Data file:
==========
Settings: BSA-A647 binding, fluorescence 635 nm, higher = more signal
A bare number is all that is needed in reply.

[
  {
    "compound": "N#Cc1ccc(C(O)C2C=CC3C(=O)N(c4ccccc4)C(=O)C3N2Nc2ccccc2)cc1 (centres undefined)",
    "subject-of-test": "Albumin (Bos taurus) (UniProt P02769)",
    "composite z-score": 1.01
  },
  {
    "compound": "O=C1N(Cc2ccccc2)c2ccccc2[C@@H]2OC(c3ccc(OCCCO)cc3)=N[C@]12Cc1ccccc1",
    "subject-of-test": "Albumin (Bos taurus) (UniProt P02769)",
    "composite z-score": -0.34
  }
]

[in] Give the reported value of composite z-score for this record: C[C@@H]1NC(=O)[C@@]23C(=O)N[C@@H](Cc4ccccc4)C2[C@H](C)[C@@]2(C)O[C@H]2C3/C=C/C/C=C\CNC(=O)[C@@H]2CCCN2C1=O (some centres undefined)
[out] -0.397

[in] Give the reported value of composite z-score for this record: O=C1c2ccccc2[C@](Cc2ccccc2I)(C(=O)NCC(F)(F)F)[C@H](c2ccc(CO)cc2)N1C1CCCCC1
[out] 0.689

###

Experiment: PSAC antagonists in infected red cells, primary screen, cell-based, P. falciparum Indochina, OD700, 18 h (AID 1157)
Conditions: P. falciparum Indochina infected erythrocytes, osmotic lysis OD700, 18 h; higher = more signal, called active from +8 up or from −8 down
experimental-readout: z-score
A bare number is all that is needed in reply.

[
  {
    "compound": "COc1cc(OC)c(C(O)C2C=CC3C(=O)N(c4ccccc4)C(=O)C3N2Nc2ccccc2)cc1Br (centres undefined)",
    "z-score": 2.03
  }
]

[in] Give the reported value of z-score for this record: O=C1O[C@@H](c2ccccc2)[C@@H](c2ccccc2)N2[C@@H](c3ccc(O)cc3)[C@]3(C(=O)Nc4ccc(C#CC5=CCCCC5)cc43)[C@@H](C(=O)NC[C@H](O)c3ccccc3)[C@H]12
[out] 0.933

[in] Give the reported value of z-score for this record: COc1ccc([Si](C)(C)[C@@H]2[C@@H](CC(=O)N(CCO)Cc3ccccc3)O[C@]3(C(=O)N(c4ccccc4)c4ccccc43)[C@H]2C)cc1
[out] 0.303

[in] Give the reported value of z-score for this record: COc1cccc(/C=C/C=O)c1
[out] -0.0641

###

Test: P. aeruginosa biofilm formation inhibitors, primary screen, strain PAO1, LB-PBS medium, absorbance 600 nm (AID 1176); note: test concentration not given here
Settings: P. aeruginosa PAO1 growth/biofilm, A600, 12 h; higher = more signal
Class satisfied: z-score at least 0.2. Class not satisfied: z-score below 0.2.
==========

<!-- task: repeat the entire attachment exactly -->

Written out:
Settings: BSA-A647 binding, fluorescence 635 nm, higher = more signal
A bare number is all that is needed in reply.

[
  {
    "compound": "N#Cc1ccc(C(O)C2C=CC3C(=O)N(c4ccccc4)C(=O)C3N2Nc2ccccc2)cc1 (centres undefined)",
    "subject-of-test": "Albumin (Bos taurus) (UniProt P02769)",
    "composite z-score": 1.01
  },
  {
    "compound": "O=C1N(Cc2ccccc2)c2ccccc2[C@@H]2OC(c3ccc(OCCCO)cc3)=N[C@]12Cc1ccccc1",
    "subject-of-test": "Albumin (Bos taurus) (UniProt P02769)",
    "composite z-score": -0.34
  }
]

[in] Give the reported value of composite z-score for this record: C[C@@H]1NC(=O)[C@@]23C(=O)N[C@@H](Cc4ccccc4)C2[C@H](C)[C@@]2(C)O[C@H]2C3/C=C/C/C=C\CNC(=O)[C@@H]2CCCN2C1=O (some centres undefined)
[out] -0.397

[in] Give the reported value of composite z-score for this record: O=C1c2ccccc2[C@](Cc2ccccc2I)(C(=O)NCC(F)(F)F)[C@H](c2ccc(CO)cc2)N1C1CCCCC1
[out] 0.689

###

Experiment: PSAC antagonists in infected red cells, primary screen, cell-based, P. falciparum Indochina, OD700, 18 h (AID 1157)
Conditions: P. falciparum Indochina infected erythrocytes, osmotic lysis OD700, 18 h; higher = more signal, called active from +8 up or from −8 down
experimental-readout: z-score
A bare number is all that is needed in reply.

[
  {
    "compound": "COc1cc(OC)c(C(O)C2C=CC3C(=O)N(c4ccccc4)C(=O)C3N2Nc2ccccc2)cc1Br (centres undefined)",
    "z-score": 2.03
  }
]

[in] Give the reported value of z-score for this record: O=C1O[C@@H](c2ccccc2)[C@@H](c2ccccc2)N2[C@@H](c3ccc(O)cc3)[C@]3(C(=O)Nc4ccc(C#CC5=CCCCC5)cc43)[C@@H](C(=O)NC[C@H](O)c3ccccc3)[C@H]12
[out] 0.933

[in] Give the reported value of z-score for this record: COc1ccc([Si](C)(C)[C@@H]2[C@@H](CC(=O)N(CCO)Cc3ccccc3)O[C@]3(C(=O)N(c4ccccc4)c4ccccc43)[C@H]2C)cc1
[out] 0.303

[in] Give the reported value of z-score for this record: COc1cccc(/C=C/C=O)c1
[out] -0.0641

###

Test: P. aeruginosa biofilm formation inhibitors, primary screen, strain PAO1, LB-PBS medium, absorbance 600 nm (AID 1176); note: test concentration not given here
Settings: P. aeruginosa PAO1 growth/biofilm, A600, 12 h; higher = more signal
Class satisfied: z-score at least 0.2. Class not satisfied: z-score below 0.2.